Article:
Magazine

Readers Respond to the September 2021 Issue

Your feedback on the 9/11 cover story, the history of the pickup truck and more

The Surprising Artistic Life of Ancient Sparta

Poets and lyricists populated the Greek civilization

A monument in Thermopylae to King Leonidas.

Sparta Was Much More Than an Army of Super Warriors

Fierce? Yes. Tough? You bet. But the true history of the Greek civilization had a lot more nuance

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How Science Conquered Diphtheria, the Plague Among Children

It was highly contagious, lethal and mysterious. Then medical experts developed treatments and vaccines, and the affliction disappeared—but not entirely

The Paul Family Quilt (1830-35), on display in "Fabric of a Nation: American Quilt Stories," was made for a four-poster bed.

American History as Seen Through Quilts

For historians, the textiles are much more than just decorative covers for a bed

Smithsonian Secretary S. Dillon Ripley, in 1978, stands before a portrait of a predecessor—Joseph Henry, the first Secretary.

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Secretary Lonnie Bunch on What It Takes to Lead the Smithsonian

A successful Secretary must acknowledge the Institution’s failures as well as successes—and celebrate its capacity for change

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Ode to an Orca

A photographer takes the plunge into forbidding waters off Norway for an extraordinary encounter with orcas

The “Assasin’s Creed” series, famous for using real historical events as a backdrop to the games, have gone through scenarios such as the Crusades, the American Revolution and the Golden Age of Piracy.

When Playing Video Games Becomes a History Lesson

On campuses across the country, professors are putting historically based games into the classroom

The National Weather Service Began as a Crowdsourcing Experiment

Smithsonian Secretary Joseph Henry used an army of volunteers in what would eventually become the nation's weather forecasting operation

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The Sake Master Who Bucks Ancient Tradition—in America

The ancient Japanese art of brewing a fragrant alcoholic drink from rice is being reinterpreted by Atsuo Sakurai in an unlikely setting

Cardiovascular disease is the leading cause of death for captive apes.

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How Do Gorillas Get Heart Disease? And More Questions From Our Readers

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The Tuxtla statuette, discovered in Veracruz, Mexico, in 1902, now resides in the National Museum of Natural History.

What Secrets Does This 1,800-Year-Old Carved Stone Hold?

The Tuxtla Statuette illuminates an endangered Latin American culture

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The Wonder of Avi Loeb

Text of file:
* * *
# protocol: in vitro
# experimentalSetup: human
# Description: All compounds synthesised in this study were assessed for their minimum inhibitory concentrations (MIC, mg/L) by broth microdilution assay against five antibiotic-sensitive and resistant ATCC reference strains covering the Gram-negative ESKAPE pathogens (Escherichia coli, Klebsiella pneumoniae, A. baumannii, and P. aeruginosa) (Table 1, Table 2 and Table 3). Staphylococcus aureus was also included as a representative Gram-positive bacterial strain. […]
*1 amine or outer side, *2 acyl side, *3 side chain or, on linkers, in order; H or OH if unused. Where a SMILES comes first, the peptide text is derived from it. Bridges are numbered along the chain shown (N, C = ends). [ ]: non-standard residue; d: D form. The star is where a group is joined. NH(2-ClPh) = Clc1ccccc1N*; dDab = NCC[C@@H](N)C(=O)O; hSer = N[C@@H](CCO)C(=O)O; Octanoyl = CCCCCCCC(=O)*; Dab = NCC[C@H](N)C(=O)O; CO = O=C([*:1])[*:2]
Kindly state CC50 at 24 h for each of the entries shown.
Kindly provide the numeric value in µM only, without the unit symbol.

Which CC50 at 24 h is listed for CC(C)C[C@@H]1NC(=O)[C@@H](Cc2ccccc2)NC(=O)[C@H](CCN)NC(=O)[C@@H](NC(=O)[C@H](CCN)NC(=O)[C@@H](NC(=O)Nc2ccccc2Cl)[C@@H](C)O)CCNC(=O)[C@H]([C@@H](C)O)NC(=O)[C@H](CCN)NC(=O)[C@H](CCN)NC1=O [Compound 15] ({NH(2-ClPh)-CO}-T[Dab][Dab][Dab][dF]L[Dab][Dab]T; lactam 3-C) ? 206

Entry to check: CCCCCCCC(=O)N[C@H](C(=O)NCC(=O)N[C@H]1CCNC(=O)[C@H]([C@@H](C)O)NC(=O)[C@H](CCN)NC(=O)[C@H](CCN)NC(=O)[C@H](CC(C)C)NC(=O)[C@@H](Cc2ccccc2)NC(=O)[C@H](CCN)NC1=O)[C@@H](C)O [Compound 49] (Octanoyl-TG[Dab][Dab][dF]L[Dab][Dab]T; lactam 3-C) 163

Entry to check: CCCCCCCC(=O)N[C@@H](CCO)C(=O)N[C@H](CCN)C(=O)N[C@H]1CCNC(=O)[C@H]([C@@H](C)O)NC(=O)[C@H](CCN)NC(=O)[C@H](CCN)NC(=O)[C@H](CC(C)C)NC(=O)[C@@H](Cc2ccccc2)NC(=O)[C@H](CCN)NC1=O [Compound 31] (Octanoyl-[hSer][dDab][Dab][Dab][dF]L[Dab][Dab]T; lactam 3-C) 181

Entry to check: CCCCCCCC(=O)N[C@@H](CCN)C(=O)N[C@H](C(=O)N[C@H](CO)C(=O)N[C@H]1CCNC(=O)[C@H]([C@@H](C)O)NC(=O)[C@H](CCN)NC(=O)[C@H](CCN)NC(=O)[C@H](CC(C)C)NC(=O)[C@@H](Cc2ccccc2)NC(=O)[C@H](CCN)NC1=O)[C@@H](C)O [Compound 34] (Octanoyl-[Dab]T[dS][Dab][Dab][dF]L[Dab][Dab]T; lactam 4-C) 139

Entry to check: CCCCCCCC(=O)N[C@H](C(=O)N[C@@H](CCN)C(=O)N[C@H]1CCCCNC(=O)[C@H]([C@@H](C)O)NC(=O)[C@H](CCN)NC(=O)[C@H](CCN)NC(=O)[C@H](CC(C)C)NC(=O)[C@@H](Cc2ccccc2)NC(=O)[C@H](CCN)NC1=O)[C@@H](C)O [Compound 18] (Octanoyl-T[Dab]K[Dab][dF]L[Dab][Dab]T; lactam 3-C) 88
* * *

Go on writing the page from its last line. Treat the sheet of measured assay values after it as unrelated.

The physicist thinks we might have glimpsed evidence of an alien civilization. Despite controversy, he’s determined to find more

Walker's map is now in the Smithsonian's archives. In an 1873 report, he described relics he'd found, including "immense quantities of broken pottery."

This Map Details Florida's Disappearing Native American Landscape

A 19th-century reporter’s invaluable guide offers a look at the earliest residents of the area surrounding the Tampa Bay

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Readers Respond to the July/August 2021 Issue

Your feedback on the Everglades, doo-wop, bird naming and more

The bold, brilliant Mary Wroth with a string instrument called a theorbo, circa 1620.

The Secret Codes of Lady Wroth, the First Female English Novelist

The Renaissance noblewoman is little known today, but in her time she was a notorious celebrity

Women who responded to the call of duty on 9/11, shown at the Ground Zero Memorial in Lower Manhattan. Back row: EMT Bonnie Giebfried, NYPD Chief of Transportation Kim Royster, NYPD Chief of Interagency Operations Theresa Tobin, Firefighter Regina Wilson. Front row (all now retired): FDNY Captain Brenda Berkman, Detective Sergeant Sue Keane, Assistant Port Authority Police Chief Norma Hardy.

Twenty Years Later, First Responders and Families Remember the People They Lost on 9/11

These portraits of resilience recall the day when loved ones, friends and colleagues perished in the terrorist attacks

Both beer and wine are thought to predate distilled spirits.

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'Which Came First: Beer or Wine?' and More Questions From Our Readers

You've got questions. We've got experts

In the Southwest, Morris documented what she described as a “treasure trove”—a “topography rich in large dry caves, neatly adapted to ancient dwellings and graveyards.”

Women Who Shaped History

Groundbreaking Archaeologist Ann Axtell Morris Finally Gets the Cinematic Treatment

Nearly a century after Morris excavated ancestral Native lands, filmmakers return with an inclusive approach that brings Navajo Nation onto the big screen

The Marchioness (2016) depicts a member of the fictional UmuEze Amara family, "one of the oldest noble clans in Nigeria."

Imagining a Different History for Africa Through Art

Toyin Ojih Odutola conjures a world that might have been

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